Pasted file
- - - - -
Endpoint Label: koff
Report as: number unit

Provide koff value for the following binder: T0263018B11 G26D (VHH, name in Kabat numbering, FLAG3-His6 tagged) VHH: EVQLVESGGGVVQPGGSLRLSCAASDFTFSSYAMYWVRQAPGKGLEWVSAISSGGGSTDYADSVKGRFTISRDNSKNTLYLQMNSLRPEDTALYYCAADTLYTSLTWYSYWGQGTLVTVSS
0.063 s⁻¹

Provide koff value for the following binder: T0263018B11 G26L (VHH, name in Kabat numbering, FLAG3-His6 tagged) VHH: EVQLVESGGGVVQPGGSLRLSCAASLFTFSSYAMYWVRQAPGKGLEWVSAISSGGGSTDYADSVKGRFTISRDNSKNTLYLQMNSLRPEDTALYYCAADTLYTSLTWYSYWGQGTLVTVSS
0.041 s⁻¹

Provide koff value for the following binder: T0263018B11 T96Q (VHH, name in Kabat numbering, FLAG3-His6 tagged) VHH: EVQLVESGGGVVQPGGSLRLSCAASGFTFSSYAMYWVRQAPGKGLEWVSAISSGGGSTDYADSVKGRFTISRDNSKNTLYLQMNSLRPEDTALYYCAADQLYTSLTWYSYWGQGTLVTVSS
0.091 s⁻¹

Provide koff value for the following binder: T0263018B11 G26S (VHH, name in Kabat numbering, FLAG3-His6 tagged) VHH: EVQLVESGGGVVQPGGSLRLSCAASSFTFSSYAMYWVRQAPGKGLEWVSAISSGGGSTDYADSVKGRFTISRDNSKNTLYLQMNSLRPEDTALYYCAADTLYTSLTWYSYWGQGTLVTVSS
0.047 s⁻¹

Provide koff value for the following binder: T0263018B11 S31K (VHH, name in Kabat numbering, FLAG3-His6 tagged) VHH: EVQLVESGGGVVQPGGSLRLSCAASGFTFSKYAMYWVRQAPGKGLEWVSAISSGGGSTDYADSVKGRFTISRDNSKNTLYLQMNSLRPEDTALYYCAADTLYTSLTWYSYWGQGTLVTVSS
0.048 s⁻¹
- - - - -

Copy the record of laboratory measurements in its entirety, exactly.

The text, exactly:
Endpoint Label: koff
Report as: number unit

Provide koff value for the following binder: T0263018B11 G26D (VHH, name in Kabat numbering, FLAG3-His6 tagged) VHH: EVQLVESGGGVVQPGGSLRLSCAASDFTFSSYAMYWVRQAPGKGLEWVSAISSGGGSTDYADSVKGRFTISRDNSKNTLYLQMNSLRPEDTALYYCAADTLYTSLTWYSYWGQGTLVTVSS
0.063 s⁻¹

Provide koff value for the following binder: T0263018B11 G26L (VHH, name in Kabat numbering, FLAG3-His6 tagged) VHH: EVQLVESGGGVVQPGGSLRLSCAASLFTFSSYAMYWVRQAPGKGLEWVSAISSGGGSTDYADSVKGRFTISRDNSKNTLYLQMNSLRPEDTALYYCAADTLYTSLTWYSYWGQGTLVTVSS
0.041 s⁻¹

Provide koff value for the following binder: T0263018B11 T96Q (VHH, name in Kabat numbering, FLAG3-His6 tagged) VHH: EVQLVESGGGVVQPGGSLRLSCAASGFTFSSYAMYWVRQAPGKGLEWVSAISSGGGSTDYADSVKGRFTISRDNSKNTLYLQMNSLRPEDTALYYCAADQLYTSLTWYSYWGQGTLVTVSS
0.091 s⁻¹

Provide koff value for the following binder: T0263018B11 G26S (VHH, name in Kabat numbering, FLAG3-His6 tagged) VHH: EVQLVESGGGVVQPGGSLRLSCAASSFTFSSYAMYWVRQAPGKGLEWVSAISSGGGSTDYADSVKGRFTISRDNSKNTLYLQMNSLRPEDTALYYCAADTLYTSLTWYSYWGQGTLVTVSS
0.047 s⁻¹

Provide koff value for the following binder: T0263018B11 S31K (VHH, name in Kabat numbering, FLAG3-His6 tagged) VHH: EVQLVESGGGVVQPGGSLRLSCAASGFTFSKYAMYWVRQAPGKGLEWVSAISSGGGSTDYADSVKGRFTISRDNSKNTLYLQMNSLRPEDTALYYCAADTLYTSLTWYSYWGQGTLVTVSS
0.048 s⁻¹